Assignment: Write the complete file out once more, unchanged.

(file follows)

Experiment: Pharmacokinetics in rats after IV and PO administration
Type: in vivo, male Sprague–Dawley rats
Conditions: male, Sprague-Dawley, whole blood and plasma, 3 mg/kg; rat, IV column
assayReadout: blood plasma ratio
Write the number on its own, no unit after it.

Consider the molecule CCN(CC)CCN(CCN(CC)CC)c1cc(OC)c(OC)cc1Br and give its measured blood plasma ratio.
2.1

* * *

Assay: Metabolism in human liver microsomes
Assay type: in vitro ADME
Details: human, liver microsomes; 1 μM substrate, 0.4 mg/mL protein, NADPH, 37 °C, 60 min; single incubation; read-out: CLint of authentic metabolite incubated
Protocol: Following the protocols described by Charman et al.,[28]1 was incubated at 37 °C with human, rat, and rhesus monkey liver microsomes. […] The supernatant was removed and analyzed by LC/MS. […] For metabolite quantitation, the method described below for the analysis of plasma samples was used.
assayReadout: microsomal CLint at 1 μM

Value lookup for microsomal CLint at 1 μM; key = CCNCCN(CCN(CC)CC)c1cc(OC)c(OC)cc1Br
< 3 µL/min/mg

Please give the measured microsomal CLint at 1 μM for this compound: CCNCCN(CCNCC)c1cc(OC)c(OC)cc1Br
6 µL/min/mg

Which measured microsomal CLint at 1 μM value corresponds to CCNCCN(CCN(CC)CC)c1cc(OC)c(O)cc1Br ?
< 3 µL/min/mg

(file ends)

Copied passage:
Experiment: Pharmacokinetics in rats after IV and PO administration
Type: in vivo, male Sprague–Dawley rats
Conditions: male, Sprague-Dawley, whole blood and plasma, 3 mg/kg; rat, IV column
assayReadout: blood plasma ratio
Write the number on its own, no unit after it.

Consider the molecule CCN(CC)CCN(CCN(CC)CC)c1cc(OC)c(OC)cc1Br and give its measured blood plasma ratio.
2.1

* * *

Assay: Metabolism in human liver microsomes
Assay type: in vitro ADME
Details: human, liver microsomes; 1 μM substrate, 0.4 mg/mL protein, NADPH, 37 °C, 60 min; single incubation; read-out: CLint of authentic metabolite incubated
Protocol: Following the protocols described by Charman et al.,[28]1 was incubated at 37 °C with human, rat, and rhesus monkey liver microsomes. […] The supernatant was removed and analyzed by LC/MS. […] For metabolite quantitation, the method described below for the analysis of plasma samples was used.
assayReadout: microsomal CLint at 1 μM

Value lookup for microsomal CLint at 1 μM; key = CCNCCN(CCN(CC)CC)c1cc(OC)c(OC)cc1Br
< 3 µL/min/mg

Please give the measured microsomal CLint at 1 μM for this compound: CCNCCN(CCNCC)c1cc(OC)c(OC)cc1Br
6 µL/min/mg

Which measured microsomal CLint at 1 μM value corresponds to CCNCCN(CCN(CC)CC)c1cc(OC)c(O)cc1Br ?
< 3 µL/min/mg